Roman Imperial Throne Room (Konstantin-Basilika)

The so-called Basilika, Constantine's throne room, is the largest surviving single-room structure from Roman times. The Romans wanted the architecture to express the magnificence and might of the emperor.

Unbelievable size: 27 m (90 ft) wide, 33 m (108 ft) high, and 67 m (220 ft) long - with an adjoining hall outside even 75 m (250 ft). 

This depth is magnified by an optical illusion - both the windows of the apse as well as the niches underneath become progressively smaller towards the middle, thus enhancing the impression of length.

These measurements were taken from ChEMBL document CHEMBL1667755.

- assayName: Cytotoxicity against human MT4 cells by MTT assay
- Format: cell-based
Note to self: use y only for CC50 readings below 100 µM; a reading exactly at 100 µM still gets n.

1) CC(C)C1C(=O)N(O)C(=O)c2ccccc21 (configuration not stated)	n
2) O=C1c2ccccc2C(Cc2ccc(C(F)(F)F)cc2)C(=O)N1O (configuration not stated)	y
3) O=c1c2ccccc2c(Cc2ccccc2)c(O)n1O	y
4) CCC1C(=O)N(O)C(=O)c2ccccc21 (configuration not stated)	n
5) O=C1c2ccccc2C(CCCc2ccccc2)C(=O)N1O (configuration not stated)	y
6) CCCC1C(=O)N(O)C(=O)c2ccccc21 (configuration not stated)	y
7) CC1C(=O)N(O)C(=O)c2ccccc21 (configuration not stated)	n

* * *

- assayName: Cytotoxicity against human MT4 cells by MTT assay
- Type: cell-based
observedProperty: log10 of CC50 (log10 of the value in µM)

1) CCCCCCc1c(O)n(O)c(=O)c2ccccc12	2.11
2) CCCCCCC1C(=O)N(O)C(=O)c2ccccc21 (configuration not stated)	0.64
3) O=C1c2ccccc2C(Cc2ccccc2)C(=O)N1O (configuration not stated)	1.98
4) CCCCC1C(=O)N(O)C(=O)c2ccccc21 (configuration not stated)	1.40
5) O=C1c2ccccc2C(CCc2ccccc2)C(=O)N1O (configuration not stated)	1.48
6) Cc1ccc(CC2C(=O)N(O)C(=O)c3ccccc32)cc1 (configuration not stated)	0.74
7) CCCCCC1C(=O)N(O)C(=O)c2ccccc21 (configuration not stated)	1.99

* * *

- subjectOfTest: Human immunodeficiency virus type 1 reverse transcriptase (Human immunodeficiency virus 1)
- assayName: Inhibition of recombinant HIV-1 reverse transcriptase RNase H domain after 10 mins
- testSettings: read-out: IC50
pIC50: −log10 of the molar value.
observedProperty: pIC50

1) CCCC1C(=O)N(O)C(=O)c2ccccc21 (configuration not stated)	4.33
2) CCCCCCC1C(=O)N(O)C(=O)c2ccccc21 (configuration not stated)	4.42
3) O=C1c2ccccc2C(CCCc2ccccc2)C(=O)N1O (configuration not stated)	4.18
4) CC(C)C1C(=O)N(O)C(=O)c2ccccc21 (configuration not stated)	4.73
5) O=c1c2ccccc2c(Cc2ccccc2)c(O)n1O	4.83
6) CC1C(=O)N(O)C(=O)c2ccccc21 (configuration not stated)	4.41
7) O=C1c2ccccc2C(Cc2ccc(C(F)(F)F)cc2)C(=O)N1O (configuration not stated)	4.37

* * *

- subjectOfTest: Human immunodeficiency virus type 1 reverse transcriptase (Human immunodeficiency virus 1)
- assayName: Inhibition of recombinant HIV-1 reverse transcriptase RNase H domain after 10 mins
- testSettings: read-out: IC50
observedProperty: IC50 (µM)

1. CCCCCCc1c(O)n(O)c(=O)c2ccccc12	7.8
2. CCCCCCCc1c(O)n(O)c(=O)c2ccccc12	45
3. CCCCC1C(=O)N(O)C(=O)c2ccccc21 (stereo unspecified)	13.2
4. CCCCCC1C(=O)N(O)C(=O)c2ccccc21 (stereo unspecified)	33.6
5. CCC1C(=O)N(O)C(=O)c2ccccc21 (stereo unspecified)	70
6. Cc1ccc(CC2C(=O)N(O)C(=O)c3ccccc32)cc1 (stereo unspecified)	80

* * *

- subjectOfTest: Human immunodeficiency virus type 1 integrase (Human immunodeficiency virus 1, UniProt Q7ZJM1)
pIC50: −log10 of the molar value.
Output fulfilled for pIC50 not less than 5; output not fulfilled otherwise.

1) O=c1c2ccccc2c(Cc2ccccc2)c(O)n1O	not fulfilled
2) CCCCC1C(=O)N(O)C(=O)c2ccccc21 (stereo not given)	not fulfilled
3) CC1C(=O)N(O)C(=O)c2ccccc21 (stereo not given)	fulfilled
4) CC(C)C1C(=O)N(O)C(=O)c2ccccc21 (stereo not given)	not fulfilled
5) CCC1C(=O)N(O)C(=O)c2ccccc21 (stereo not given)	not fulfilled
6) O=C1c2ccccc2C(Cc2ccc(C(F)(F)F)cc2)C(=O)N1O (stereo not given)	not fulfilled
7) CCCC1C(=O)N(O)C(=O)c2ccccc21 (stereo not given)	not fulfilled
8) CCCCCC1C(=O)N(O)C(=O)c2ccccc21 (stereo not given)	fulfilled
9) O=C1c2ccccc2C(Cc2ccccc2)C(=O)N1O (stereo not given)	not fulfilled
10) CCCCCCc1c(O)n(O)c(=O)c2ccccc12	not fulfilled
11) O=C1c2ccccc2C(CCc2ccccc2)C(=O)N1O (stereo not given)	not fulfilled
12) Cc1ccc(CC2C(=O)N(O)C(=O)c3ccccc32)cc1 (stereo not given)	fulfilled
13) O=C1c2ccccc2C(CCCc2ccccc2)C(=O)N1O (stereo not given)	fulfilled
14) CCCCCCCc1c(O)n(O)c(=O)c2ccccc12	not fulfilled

Later on, the archbishop used it as his administrative center and it was enlarged by three palace wings after 1614 (Rococo wing remodeled in 1761 by J. Seitz, sculptures by F. Tietz; today District Administration, see back cover). 

Since the middle of the 19th century, it has been used as the first and oldest Protestant church in Catholic Trier with a splendid organ answered by a seven-second echo.

Protestant church "Zum Erloeser"
Weberbach / Konstantinplatz
54290 Trier, Germany
tel. +49 651 42570
www.konstantin-basilika.de